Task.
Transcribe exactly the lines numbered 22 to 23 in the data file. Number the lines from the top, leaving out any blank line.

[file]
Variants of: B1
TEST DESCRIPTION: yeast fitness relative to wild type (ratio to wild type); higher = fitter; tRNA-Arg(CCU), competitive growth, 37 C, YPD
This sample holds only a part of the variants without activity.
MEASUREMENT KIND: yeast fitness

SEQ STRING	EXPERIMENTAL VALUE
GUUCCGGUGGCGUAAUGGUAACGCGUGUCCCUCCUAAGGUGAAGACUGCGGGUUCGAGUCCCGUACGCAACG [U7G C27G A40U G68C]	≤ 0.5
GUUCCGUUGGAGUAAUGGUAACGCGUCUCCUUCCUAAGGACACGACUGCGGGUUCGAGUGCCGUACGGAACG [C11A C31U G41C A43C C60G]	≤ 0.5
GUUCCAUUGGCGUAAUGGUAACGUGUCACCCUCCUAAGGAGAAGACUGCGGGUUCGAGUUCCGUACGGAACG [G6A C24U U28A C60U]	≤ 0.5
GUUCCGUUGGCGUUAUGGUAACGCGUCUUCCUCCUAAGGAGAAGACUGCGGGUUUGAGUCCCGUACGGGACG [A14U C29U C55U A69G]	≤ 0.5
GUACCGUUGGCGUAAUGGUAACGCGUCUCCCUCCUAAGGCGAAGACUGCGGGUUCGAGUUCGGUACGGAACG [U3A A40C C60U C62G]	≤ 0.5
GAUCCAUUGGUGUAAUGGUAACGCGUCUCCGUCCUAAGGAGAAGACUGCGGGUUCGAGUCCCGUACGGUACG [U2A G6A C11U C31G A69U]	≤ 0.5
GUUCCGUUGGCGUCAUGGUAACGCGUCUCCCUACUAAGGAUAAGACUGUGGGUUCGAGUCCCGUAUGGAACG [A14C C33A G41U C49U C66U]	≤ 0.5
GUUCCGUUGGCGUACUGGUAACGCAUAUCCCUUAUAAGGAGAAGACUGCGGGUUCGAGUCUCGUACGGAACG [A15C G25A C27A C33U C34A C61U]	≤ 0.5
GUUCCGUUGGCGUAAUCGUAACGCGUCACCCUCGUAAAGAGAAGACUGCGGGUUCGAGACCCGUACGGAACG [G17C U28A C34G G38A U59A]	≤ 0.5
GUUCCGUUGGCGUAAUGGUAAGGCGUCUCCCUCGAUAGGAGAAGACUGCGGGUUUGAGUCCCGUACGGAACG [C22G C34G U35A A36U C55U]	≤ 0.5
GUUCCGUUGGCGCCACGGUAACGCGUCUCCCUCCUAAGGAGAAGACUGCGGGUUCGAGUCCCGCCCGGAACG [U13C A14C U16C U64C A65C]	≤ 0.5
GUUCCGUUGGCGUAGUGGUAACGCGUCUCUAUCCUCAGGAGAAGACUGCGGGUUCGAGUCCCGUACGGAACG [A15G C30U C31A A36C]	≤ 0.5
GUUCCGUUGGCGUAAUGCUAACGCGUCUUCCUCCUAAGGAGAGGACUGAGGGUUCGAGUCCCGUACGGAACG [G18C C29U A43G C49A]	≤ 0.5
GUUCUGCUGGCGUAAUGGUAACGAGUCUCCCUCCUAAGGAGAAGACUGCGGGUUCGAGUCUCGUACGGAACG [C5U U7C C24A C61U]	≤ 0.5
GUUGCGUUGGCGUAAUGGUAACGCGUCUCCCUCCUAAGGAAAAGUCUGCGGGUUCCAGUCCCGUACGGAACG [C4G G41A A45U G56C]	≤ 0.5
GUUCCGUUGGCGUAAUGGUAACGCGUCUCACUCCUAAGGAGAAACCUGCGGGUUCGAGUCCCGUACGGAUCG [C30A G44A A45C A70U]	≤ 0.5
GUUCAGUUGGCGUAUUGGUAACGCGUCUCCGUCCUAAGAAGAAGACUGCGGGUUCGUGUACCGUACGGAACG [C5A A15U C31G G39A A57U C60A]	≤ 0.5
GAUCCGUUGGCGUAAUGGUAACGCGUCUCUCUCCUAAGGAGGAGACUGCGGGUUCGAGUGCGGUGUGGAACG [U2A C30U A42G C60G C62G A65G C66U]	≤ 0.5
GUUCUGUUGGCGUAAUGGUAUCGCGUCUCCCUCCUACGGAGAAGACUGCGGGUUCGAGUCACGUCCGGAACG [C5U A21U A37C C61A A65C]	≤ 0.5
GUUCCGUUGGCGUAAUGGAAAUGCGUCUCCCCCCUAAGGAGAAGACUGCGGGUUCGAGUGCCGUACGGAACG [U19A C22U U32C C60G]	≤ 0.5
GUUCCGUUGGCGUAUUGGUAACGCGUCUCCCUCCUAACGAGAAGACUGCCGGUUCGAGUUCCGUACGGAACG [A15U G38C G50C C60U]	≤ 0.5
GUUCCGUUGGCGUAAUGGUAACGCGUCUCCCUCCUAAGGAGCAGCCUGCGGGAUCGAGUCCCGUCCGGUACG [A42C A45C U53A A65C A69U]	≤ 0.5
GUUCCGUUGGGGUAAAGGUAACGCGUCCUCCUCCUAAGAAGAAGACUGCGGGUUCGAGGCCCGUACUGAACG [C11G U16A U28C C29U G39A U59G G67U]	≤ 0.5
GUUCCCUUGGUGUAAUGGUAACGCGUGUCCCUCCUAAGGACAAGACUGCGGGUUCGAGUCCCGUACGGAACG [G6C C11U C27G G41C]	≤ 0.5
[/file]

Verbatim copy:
GUUCAGUUGGCGUAUUGGUAACGCGUCUCCGUCCUAAGAAGAAGACUGCGGGUUCGUGUACCGUACGGAACG [C5A A15U C31G G39A A57U C60A]	≤ 0.5
GAUCCGUUGGCGUAAUGGUAACGCGUCUCUCUCCUAAGGAGGAGACUGCGGGUUCGAGUGCGGUGUGGAACG [U2A C30U A42G C60G C62G A65G C66U]	≤ 0.5